Mexican Invasion

2016.May.18 Wednesday · 0 comments

in Casa SaltShaker, Food & Recipes

At the dinner last night, a young woman was asking me how my cooking changes as time goes on, a sort of “what’s your process?” conversation. The subject comes up time and again, both with guests, and just chatting with friends and colleagues. For me, I often discover a new ingredient, or a technique, and then, as many of you know, sort of beat it to death in trying out different dishes, until I find something new and move on. I’ve posted less and less of that here on the blog as the years have passed (can you believe it’s been eleven years I’ve been doing this?), because those posts seem to be less interesting to readers – or at least that’s the impression I get. But hey, it’s my blog, and also, writing about it helps with the “process”. So I’m going to try to find a happy balance and do a bit more of that again.

Now, specifically, it’s come up over the last month or two, is whether and/or how much all that mucking about in Mexico is having an influence on what we’re serving in Casa S. I wrote the post about Salsa Negra a couple of weeks ago, and that’s become a favorite around the house – even if we don’t use it in the week’s dinners, we have a squeeze bottle of it at the ready for ourselves. But what about some of the other things I learned in Guadalajara?


Similar in some ways to ceviche, most traditionally, at least in Guadalajara, a raw prawn or shrimp dish bathed in a mix of lime juice, cucumber, cilantro, onion, and green chili.

As I was shown how to make it in Guadalajara, the way they present it in the Gentlemen’s Club.

A version my brother and I sampled in the Mercado del Mar in Guadalajara.

A strange, albeit pretty version, at Quintonil in Mexico City.

My first attempt on returning to BA. I made up a big platter of it and had a couple of friends over for lunch. We had this to start and then pollo en salsa borracha (coming up below).

And, as we’ve now served it a couple of times for the dinners – changing it over to a mix of sole and prawns rather than just prawns, and, I think, a rather pretty presentation.

Salsa Borracha

Basically an adobo sauce – dried, toasted chilies, onion, garlic, tomato, cloves, and allspice, simmered together in a little water until soft enough to blend smoothly. In the traditional adobo, they’re blended with a little of the cooking water, in the salsa borracha (“drunken sauce”), it’s strained and then pureed with beer. In both cases, the resulting puree is then cooked down, traditionally, in lard, until it becomes thick and dark.

In “class”, we made the sauce, but the only place we used it was on tacos de barbacoa.

At the same lunch as trying out the aguachile with friends, we made rabbit in salsa barbacoa, with arroz rojo – red rice – on the side. This is rice that’s been cooked with a mixture of pureed tomato, onion and garlic.

And for Henry and I one night, I whipped up just some adobo, i.e., without the beer, for chicken with adobo, more red rice, and some frijoles on the side.

For one of the April dinner menus I whipped up slow cooked bondiola, pork shoulder, with salsa borracha, accompanied by mujedrah, a middle eastern mix of rice, lentils, and caramelized onions, and some sauteed greens.

And this month we had spice rubbed grouper with salsa borracha, polenta cooked with fresh corn added, and sauteed brussels sprout leaves.


There are more mole sauces than I think anyone has probably ever counted. I’ve seen “definitive” lists posted online, invariably followed by reader commentary adding in others that they know about. So far, since coming back, the only one I’ve played around with is mole verde, one day when I spotted some green tomatoes in the market (not a common thing here, there seems to be a general consensus that eating green tomatoes will poison you or destroy your liver, or something), which filled in for the usual tomatillos. More moles to come down the line, here and there.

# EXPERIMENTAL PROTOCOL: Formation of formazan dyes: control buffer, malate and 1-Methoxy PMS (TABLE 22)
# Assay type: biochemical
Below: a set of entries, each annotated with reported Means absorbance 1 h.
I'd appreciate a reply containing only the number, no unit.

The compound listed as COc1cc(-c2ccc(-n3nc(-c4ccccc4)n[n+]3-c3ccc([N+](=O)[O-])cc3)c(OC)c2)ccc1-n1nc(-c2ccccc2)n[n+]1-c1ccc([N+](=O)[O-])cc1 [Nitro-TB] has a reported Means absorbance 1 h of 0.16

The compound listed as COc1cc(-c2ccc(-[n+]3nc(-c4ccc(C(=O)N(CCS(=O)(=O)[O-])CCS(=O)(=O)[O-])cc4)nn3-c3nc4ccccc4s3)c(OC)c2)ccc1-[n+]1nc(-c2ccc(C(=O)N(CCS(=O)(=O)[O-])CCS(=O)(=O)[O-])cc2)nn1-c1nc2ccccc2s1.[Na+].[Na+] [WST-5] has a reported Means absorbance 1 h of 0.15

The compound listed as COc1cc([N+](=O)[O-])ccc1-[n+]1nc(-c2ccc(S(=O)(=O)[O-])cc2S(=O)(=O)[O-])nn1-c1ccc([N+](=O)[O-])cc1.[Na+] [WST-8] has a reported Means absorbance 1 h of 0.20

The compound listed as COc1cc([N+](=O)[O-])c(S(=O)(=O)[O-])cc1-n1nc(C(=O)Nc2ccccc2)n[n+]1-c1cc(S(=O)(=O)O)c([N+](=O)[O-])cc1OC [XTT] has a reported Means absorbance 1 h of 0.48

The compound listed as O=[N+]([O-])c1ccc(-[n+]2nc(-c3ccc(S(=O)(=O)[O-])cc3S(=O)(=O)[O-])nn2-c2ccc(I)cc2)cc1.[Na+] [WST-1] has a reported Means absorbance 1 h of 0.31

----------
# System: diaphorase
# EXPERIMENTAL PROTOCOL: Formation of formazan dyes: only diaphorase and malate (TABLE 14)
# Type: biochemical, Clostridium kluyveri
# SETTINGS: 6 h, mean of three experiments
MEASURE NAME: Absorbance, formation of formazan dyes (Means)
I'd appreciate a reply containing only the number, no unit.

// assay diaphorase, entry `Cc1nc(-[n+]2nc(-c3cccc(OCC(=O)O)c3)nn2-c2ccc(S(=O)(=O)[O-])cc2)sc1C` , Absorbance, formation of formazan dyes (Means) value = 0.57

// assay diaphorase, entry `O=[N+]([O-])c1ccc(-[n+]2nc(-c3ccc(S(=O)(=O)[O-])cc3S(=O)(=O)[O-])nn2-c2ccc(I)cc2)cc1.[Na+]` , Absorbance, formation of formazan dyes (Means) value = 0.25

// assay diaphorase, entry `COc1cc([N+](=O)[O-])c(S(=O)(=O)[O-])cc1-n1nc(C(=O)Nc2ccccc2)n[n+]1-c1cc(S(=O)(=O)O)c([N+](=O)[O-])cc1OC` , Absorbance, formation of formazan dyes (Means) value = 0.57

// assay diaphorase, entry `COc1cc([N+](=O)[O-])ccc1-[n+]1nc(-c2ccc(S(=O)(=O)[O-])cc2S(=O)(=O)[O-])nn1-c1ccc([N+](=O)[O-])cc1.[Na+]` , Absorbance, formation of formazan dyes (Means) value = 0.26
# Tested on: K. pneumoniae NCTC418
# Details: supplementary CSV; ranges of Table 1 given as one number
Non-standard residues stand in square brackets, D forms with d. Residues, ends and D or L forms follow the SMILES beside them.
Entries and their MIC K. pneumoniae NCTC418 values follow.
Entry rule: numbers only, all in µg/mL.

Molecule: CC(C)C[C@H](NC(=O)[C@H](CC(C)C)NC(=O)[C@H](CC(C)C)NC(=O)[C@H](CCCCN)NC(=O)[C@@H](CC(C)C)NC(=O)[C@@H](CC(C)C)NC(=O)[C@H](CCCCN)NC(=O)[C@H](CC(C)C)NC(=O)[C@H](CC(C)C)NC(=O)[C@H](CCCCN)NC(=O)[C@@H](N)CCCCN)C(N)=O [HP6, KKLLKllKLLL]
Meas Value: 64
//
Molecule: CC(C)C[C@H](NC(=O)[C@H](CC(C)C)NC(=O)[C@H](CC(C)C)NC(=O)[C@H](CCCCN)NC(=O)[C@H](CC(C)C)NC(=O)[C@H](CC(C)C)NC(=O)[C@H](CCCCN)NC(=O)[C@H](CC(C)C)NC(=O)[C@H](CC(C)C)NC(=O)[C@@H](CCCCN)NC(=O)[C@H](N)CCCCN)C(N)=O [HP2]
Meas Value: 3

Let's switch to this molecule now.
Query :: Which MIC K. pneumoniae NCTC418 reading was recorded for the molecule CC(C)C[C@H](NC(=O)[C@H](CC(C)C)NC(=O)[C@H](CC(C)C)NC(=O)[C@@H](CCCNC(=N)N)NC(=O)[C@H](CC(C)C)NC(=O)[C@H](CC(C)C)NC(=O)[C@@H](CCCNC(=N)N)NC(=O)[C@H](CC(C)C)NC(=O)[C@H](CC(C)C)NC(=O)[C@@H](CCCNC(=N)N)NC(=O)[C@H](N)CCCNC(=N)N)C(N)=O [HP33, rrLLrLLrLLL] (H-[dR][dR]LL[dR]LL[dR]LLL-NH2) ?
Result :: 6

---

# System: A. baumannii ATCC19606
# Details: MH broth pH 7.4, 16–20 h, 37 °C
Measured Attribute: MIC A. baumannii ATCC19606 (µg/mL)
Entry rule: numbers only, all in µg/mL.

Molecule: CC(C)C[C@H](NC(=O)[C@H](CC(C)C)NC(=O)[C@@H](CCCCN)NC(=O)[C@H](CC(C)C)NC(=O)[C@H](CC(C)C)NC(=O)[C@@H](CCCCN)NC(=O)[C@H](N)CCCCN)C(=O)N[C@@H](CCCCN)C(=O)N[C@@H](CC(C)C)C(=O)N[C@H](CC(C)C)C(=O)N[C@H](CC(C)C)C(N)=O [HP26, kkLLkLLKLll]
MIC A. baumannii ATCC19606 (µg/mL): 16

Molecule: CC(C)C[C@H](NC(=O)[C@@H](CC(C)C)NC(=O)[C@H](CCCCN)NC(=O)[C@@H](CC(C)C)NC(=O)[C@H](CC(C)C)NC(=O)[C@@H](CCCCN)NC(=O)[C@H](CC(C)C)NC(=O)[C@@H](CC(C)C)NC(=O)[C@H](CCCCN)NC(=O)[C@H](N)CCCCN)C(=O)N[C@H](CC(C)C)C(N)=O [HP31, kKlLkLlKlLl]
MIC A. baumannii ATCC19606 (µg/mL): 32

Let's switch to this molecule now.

So far, we’ve just had it for dinner ourselves – chicken with mole verde, accompanied by white beans with onions and cilantro. We just don’t have a regular enough supply of green tomatoes, and tomatillos are hard to get and not currently in season, to put this on the menu, much as we liked it.

Pan de Elote

This is a sweet cornbread, sometimes with fruit, that’s traditional in the Guadalajara area. We sampled it one day alongside tamales on our day trip to Tequila. It basically seemed like a pineapple upside down cake made with cornmeal. I spent a bit of time experimenting with it and came up with a new dessert that’s been a runaway hit when we’ve served it.

Crushed pineapple pan de elote served with a popcorn gelato, a corncob molasses, and a mix of the spices that go into making mole poblano with brown sugar.

So overall, not a huge change in what I’m cooking, just some influences. At the Mexican street festival this last weekend I found someone selling fresh nopales, cactus pads, and whipped up a soup that’s not traditionally Mexican at all, but just something I came up with for this week’s menu – a mildly spicy cream soup of sand perch, shrimp, Andean potatoes, nopales, and jalapeños. It seems to be a hit so far!

Last note, for those who haven’t noticed, I’ve added a widget to the sidebar to the right here with a scrolling listing of upcoming local food and drink events that I know about. One of my regular readers asked if there was a way to let readers know about them beforehand rather than after the fact when I write them up. It’s not an overly adaptable widget, so I may change it down the line – it operates on a “LIFO” basis, last in, first out, in terms of as I add things – I’d rather it be the reverse order, “FIFO”, but so be it.


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